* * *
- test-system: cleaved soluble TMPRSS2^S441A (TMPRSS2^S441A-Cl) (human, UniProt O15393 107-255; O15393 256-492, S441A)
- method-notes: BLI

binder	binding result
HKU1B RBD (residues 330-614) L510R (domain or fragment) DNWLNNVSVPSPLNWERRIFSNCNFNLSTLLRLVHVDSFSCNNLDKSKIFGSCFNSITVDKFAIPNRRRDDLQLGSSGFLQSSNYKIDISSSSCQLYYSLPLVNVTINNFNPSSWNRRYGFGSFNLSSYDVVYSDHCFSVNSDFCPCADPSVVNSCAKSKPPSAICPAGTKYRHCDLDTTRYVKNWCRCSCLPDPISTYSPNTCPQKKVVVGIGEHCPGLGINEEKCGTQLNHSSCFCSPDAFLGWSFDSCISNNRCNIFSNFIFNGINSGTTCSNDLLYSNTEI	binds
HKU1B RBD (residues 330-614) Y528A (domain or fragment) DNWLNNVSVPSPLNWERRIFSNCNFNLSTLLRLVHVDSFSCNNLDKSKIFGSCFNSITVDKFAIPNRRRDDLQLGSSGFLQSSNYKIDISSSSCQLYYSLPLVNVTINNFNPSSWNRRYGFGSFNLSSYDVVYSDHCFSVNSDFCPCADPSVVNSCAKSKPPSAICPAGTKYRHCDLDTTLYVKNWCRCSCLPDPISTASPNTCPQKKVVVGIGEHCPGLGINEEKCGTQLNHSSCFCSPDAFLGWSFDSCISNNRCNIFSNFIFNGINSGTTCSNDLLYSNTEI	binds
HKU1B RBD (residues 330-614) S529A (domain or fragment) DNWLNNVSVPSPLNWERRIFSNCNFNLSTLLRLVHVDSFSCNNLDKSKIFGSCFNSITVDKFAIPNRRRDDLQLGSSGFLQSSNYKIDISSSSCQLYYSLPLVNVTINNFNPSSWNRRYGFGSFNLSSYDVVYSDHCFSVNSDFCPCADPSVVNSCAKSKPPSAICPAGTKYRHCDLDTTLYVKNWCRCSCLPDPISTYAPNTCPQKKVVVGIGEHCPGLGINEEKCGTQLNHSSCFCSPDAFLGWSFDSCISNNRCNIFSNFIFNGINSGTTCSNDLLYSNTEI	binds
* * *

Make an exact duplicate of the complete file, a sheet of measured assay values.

- test-system: cleaved soluble TMPRSS2^S441A (TMPRSS2^S441A-Cl) (human, UniProt O15393 107-255; O15393 256-492, S441A)
- method-notes: BLI

binder	binding result
HKU1B RBD (residues 330-614) L510R (domain or fragment) DNWLNNVSVPSPLNWERRIFSNCNFNLSTLLRLVHVDSFSCNNLDKSKIFGSCFNSITVDKFAIPNRRRDDLQLGSSGFLQSSNYKIDISSSSCQLYYSLPLVNVTINNFNPSSWNRRYGFGSFNLSSYDVVYSDHCFSVNSDFCPCADPSVVNSCAKSKPPSAICPAGTKYRHCDLDTTRYVKNWCRCSCLPDPISTYSPNTCPQKKVVVGIGEHCPGLGINEEKCGTQLNHSSCFCSPDAFLGWSFDSCISNNRCNIFSNFIFNGINSGTTCSNDLLYSNTEI	binds
HKU1B RBD (residues 330-614) Y528A (domain or fragment) DNWLNNVSVPSPLNWERRIFSNCNFNLSTLLRLVHVDSFSCNNLDKSKIFGSCFNSITVDKFAIPNRRRDDLQLGSSGFLQSSNYKIDISSSSCQLYYSLPLVNVTINNFNPSSWNRRYGFGSFNLSSYDVVYSDHCFSVNSDFCPCADPSVVNSCAKSKPPSAICPAGTKYRHCDLDTTLYVKNWCRCSCLPDPISTASPNTCPQKKVVVGIGEHCPGLGINEEKCGTQLNHSSCFCSPDAFLGWSFDSCISNNRCNIFSNFIFNGINSGTTCSNDLLYSNTEI	binds
HKU1B RBD (residues 330-614) S529A (domain or fragment) DNWLNNVSVPSPLNWERRIFSNCNFNLSTLLRLVHVDSFSCNNLDKSKIFGSCFNSITVDKFAIPNRRRDDLQLGSSGFLQSSNYKIDISSSSCQLYYSLPLVNVTINNFNPSSWNRRYGFGSFNLSSYDVVYSDHCFSVNSDFCPCADPSVVNSCAKSKPPSAICPAGTKYRHCDLDTTLYVKNWCRCSCLPDPISTYAPNTCPQKKVVVGIGEHCPGLGINEEKCGTQLNHSSCFCSPDAFLGWSFDSCISNNRCNIFSNFIFNGINSGTTCSNDLLYSNTEI	binds